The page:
2019 Cruising Australia with Bill

Before we post anything further we have to clarify that although I do most of the writing, Denny does all of the photo editing and we both are contributors to the pictures as we both love toting our Nikon cameras around. So the blogging work is shared.

And our friend Bob also asked me to insert this picture he took while visiting us and add the comment:

Dennis working hard

Three generations!

getting ready to watch the Junior World Series Hockey Game at my Dad’s

After arriving in Australia we left the boat on the hard at “The Boat Works” and flew to North America to be with family for the Christmas holidays. This means that I am in Ontario, Canada and Denny is somewhere between South Dakota and Minnesota USA, although I did make a detour stop in South Dakota to get a little quality time with our grandson, Rhett. Besides the beautiful family time, which we can’t get enough of after being half a world away, I was fortunate to be able to drive across Canada with my daughter Allison. She was moving from Halifax, Nova Scotia to Port Hardy, Vancouver Island to start a new job. She needed help to move herself, her little car and her little bit of stuff to her new home base. It was quality time with my baby girl in a little car for roughly 3000 km or 1800 miles with stops along the way to reconnect with family and friends. Some of the mountain passes where a little icy and treacherous (Ally drove on those occasions) but otherwise it was pretty good driving conditions considering it was middle of the winter. Allison and I can now both say we have been in Canada from coast to coast.

 

 

CHRISTMAS FAMILY PICTURES ( Sad we didn’t get to see my son Dylan)

 

Bottom painting complete. Should have waited for Bill

2019

Denny arrived in Australia a few days before me. He left from  Minneapolis and I left from Vancouver, British Columbia. Once we were both back on the boat in Southport, Brisbane it was work, work, work. Five days of bottom painting, cleaning and getting Landfall back in the water ready for our friend Bill’s arrival.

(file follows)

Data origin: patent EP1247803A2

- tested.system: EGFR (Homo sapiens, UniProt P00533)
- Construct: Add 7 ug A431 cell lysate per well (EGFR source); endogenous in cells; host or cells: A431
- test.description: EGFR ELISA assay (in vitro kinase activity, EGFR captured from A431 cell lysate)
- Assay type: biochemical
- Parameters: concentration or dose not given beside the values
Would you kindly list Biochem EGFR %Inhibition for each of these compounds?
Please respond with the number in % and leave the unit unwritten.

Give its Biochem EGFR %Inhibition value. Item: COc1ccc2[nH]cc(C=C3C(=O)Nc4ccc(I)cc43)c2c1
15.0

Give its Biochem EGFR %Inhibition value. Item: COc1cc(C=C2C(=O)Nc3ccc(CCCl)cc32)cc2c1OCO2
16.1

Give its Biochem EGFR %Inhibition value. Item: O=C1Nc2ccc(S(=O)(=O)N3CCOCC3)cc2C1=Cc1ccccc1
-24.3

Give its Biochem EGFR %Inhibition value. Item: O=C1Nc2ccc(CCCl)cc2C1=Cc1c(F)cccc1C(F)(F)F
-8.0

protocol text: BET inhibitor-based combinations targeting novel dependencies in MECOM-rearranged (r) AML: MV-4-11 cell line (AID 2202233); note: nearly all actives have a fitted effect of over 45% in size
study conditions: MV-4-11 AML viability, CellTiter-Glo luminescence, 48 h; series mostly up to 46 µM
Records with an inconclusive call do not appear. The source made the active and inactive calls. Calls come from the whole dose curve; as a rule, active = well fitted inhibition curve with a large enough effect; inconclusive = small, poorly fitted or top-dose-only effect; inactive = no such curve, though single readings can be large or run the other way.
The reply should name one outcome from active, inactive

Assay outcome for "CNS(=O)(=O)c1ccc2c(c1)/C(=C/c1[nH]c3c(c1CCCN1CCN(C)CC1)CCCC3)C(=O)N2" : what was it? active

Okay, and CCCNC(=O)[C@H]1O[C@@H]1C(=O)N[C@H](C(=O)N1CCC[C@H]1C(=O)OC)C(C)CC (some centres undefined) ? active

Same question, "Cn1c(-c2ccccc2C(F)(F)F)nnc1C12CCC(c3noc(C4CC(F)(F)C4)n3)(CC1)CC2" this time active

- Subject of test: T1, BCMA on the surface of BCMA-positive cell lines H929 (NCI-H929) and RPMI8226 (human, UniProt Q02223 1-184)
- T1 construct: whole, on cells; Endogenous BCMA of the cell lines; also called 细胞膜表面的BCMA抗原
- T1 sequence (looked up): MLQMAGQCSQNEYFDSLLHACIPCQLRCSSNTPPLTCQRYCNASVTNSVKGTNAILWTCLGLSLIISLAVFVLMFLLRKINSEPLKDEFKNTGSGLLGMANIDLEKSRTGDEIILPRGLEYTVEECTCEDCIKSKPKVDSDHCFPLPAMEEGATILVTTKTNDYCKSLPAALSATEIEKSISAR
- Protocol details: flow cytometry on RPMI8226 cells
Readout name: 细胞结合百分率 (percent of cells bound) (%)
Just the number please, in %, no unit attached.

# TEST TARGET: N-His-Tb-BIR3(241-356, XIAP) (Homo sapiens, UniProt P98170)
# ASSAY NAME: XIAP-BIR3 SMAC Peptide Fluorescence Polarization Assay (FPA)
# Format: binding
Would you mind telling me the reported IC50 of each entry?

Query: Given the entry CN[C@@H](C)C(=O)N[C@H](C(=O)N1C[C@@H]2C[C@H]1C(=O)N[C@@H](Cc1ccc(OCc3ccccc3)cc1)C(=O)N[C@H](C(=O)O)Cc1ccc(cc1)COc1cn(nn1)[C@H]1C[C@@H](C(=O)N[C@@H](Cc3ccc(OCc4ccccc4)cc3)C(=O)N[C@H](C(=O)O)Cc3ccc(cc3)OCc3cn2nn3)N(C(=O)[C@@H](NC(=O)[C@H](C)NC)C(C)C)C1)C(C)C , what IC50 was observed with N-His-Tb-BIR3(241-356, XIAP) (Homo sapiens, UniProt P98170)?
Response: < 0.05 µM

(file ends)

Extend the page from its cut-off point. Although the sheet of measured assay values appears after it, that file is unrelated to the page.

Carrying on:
What were we thinking!! We should have postponed preparations until Bill was on board, at least for the sanding and bottom painting.

We started provisioning the day Bill arrived so that he could have somewhat of a say on what we had in the pantry. But the only thing he really asked for was hot dogs and coffee.

 

First anchorage and the pelican was patiently waiting for an easy meal

Click here for Google Map Link

We spent one calm day at the Muriel Henchman Park which is also where we spent our first anchorage in Australia with Bob. That was our starting point for our sail with our goal to get to Tasmania.

Seas getting a little rough

Our first few days of heading South had it’s challenges. We caught a fish and after considerable amount of effort trying to get it on board we lost the fish; a wave crashed through our open galley ports dousing everything with sea water and Denny had to spend time fixing our water maker luckily with success! About 60 miles south of Coffs Harbor the winds turned and it was on the nose. We were making very little progress and unable to get a good weather forecast so we decided to turn back and duck in for shelter in Coffs Harbour

Safety in Coffs Harbour

Click here for Google Map Link

Once we were safely berthed in the marina Denny realized that one of the cars on the sail track was broken. He managed to find a marine store and order the part with only 10 minutes left before closing. It was Friday afternoon and the part would be shipped the next day. We enjoyed the marina hot showers, had a little walk through town and found a quaint little Mexican restaurant where we had dinner. The next day Denny and Bill worked  on replacing the sail track “car” and managed to fix that with some challenges. Before setting sail on our Southerly course, we grabbed a tasty burger and a fine pint of beer and we were off again.

“The Boys” working together doing repairs

Click here for Google Map Link

We had some strong northerly winds, found a current that helped us get to Pittwater before the prevailing southerlies hit us again. Pittwater was busy, hot and lots of activities as it was the Australia Day holiday. We spent a couple of days here, grilling hot dogs, relaxing and waiting for a weather window to keep heading South.

Note the fancy bandage on the finger. Not even coffee is making me feel better

From Pittwater we sailed to Port Eden before the Southerlies made us take shelter again. This wasn’t an uneventful passage either. First we caught the monster fish!! Can’t say what it was as we never did see it but when it caught the lure on the first fishing rod it pulled on the line at great speed and I managed to clip off the top of my left hand pointer finger trying to slow or stop the drag. The HUGE tuna or marlin managed to break free but then snagged the lure on the second fishing rod and went straight down taking the lure and all the line with him. Not a fish we wanted on board anyway but it would have been nice to at least get a glimpse of the fish. We put a new lure on the remaining fishing line but forgot to tighten the drag so somewhere along the way we caught a fish that took our remaining line and lure without us even knowing about it.

On a calm day